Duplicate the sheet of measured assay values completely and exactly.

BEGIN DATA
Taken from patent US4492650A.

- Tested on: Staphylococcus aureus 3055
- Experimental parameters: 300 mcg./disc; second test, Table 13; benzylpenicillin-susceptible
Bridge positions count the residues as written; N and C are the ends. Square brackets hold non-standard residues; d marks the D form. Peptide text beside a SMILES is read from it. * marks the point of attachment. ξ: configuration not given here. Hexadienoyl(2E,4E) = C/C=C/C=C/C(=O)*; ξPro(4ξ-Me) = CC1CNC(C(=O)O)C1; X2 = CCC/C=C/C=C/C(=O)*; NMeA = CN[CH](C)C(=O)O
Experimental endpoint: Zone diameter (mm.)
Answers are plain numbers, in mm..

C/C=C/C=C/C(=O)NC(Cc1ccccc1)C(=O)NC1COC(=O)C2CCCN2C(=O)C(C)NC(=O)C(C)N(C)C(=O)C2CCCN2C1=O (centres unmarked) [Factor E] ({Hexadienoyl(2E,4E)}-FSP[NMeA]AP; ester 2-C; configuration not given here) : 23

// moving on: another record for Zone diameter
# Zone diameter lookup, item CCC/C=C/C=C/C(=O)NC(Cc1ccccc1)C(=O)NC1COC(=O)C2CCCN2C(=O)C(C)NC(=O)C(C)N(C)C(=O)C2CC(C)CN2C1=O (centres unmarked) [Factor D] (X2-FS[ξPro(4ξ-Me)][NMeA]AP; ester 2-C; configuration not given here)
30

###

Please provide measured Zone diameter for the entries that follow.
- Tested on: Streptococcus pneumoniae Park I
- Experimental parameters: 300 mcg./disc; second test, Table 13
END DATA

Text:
Taken from patent US4492650A.

- Tested on: Staphylococcus aureus 3055
- Experimental parameters: 300 mcg./disc; second test, Table 13; benzylpenicillin-susceptible
Bridge positions count the residues as written; N and C are the ends. Square brackets hold non-standard residues; d marks the D form. Peptide text beside a SMILES is read from it. * marks the point of attachment. ξ: configuration not given here. Hexadienoyl(2E,4E) = C/C=C/C=C/C(=O)*; ξPro(4ξ-Me) = CC1CNC(C(=O)O)C1; X2 = CCC/C=C/C=C/C(=O)*; NMeA = CN[CH](C)C(=O)O
Experimental endpoint: Zone diameter (mm.)
Answers are plain numbers, in mm..

C/C=C/C=C/C(=O)NC(Cc1ccccc1)C(=O)NC1COC(=O)C2CCCN2C(=O)C(C)NC(=O)C(C)N(C)C(=O)C2CCCN2C1=O (centres unmarked) [Factor E] ({Hexadienoyl(2E,4E)}-FSP[NMeA]AP; ester 2-C; configuration not given here) : 23

// moving on: another record for Zone diameter
# Zone diameter lookup, item CCC/C=C/C=C/C(=O)NC(Cc1ccccc1)C(=O)NC1COC(=O)C2CCCN2C(=O)C(C)NC(=O)C(C)N(C)C(=O)C2CC(C)CN2C1=O (centres unmarked) [Factor D] (X2-FS[ξPro(4ξ-Me)][NMeA]AP; ester 2-C; configuration not given here)
30

###

Please provide measured Zone diameter for the entries that follow.
- Tested on: Streptococcus pneumoniae Park I
- Experimental parameters: 300 mcg./disc; second test, Table 13